Wednesday, March 25, 2009

Thoughts from EclipseCon: LogService is an Anti-Example

I'm in Santa Clara, CA, this week attending EclipseCon. It's always great to reconnect with old friends and to catch up on what's new in the world of Eclipse.

OSGi has been gaining lots of traction in recent years, which is a great trend to see. (Finally!) Many people who have been steeped in Eclipse for years are just now getting around to investigating OSGi.

Given that there are still many minds yet to be converted to thinking more in terms of OSGi services and less in terms of Eclipse extension points, I have a modest pedagogical proposal:

Never use OSGi's LogService as an example ever again!

Over and over I hear the OSGi cognoscenti rattle off an example to OSGi beginners with LogServices as the example service. I can't tell you how many times I have heard examples that begin with "Suppose you want to use the LogService."

This is bad for at least three reasons:
  1. Logging is arguably something you might not actually want to do as a service. For example, your application might need to log about the fact that it is unable to acquire a service in the first place. Or it may need to log in a static initializer. At this point, it's too early to have acquired the LogService. We don't want our examples to lead OSGi beginners into thinking that logging is something best achieved via services.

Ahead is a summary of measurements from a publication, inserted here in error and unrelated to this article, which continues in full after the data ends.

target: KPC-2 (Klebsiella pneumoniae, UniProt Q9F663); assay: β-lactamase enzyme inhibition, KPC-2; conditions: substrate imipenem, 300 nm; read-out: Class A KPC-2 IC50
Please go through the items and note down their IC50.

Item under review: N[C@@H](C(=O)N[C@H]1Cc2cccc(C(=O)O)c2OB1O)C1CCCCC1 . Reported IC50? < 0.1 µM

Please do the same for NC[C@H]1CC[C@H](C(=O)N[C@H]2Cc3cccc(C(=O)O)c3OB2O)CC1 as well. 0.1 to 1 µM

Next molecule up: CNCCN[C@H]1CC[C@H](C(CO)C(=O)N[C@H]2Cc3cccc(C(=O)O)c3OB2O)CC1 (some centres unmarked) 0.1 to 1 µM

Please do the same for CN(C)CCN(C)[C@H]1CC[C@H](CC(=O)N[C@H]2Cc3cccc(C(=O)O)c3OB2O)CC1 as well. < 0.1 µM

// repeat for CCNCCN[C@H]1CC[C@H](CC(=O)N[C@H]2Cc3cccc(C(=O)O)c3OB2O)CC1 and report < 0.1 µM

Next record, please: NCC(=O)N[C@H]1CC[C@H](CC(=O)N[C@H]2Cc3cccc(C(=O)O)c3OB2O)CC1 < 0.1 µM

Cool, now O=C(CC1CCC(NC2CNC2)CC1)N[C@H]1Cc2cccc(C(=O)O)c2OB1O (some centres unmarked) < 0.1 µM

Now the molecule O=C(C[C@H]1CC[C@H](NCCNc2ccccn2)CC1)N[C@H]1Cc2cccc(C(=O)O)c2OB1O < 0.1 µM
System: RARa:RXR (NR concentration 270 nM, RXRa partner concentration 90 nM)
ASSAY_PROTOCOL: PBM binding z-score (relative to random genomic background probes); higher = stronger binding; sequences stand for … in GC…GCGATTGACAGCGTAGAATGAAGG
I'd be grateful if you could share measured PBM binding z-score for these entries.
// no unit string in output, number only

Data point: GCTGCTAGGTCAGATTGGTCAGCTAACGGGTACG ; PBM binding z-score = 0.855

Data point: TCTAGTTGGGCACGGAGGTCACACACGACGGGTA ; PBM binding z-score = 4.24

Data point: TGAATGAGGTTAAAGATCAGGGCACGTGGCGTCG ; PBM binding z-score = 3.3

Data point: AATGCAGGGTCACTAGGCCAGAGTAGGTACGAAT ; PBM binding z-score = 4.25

2. The behavior of OSGi's LogService is almost guaranteed not to match an OSGi beginner's expectations of how a logging service should work. I'm not saying OSGi's log service is wrong necessarily - I'll leave that argument for others to make. I'm saying that we should prefer examples whose semantics are shared between expert and novice. Without that, it's likely the concept we're tying to convey by way of the example is corrupted by the semantic impedance mismatch. An audience member in a session this morning asked a question using the LogService as the example (that was the dominant example in the talk so far, so why not?) and the answer he received from the OSGi expert was specific to the quirks of OSGi's LogService and missed the point of the question entirely. Sigh. Sadly, the questioner left the room even more confused than when he'd entered. Score one for the evil forces conspiring against OSGi adoption in the Eclipse community.
  3. Using only examples that are part of the OSGi framework mistakenly implies that services are something to be used only within the framework, not in your application. Certainly, no OSGi expert would ever argue this to be the case, but they seem unaware that this is unintentionally implied in their example. This misses what I think is the best part of OSGi - architecting your application as services.
I know that no OSGi expert intends to tell beginners that logging is best achieved by services, that the LogService is easy to understand, or that services are something only the framework should provide. So I'm suggesting that we use some concocted application service rather than any service provided by the OSGi framework. Almost anything would be better - StockQuoteService, TemperatureService, etc.

The only thing that could possibly be a worse example than the LogService would be the FooService. (Evil Forces of Foo, you know who you are.)


1 comment:

Simon Archer said...

Very well put, Paul. You should consider writing a book on OSGi. Oh yeah, you already are...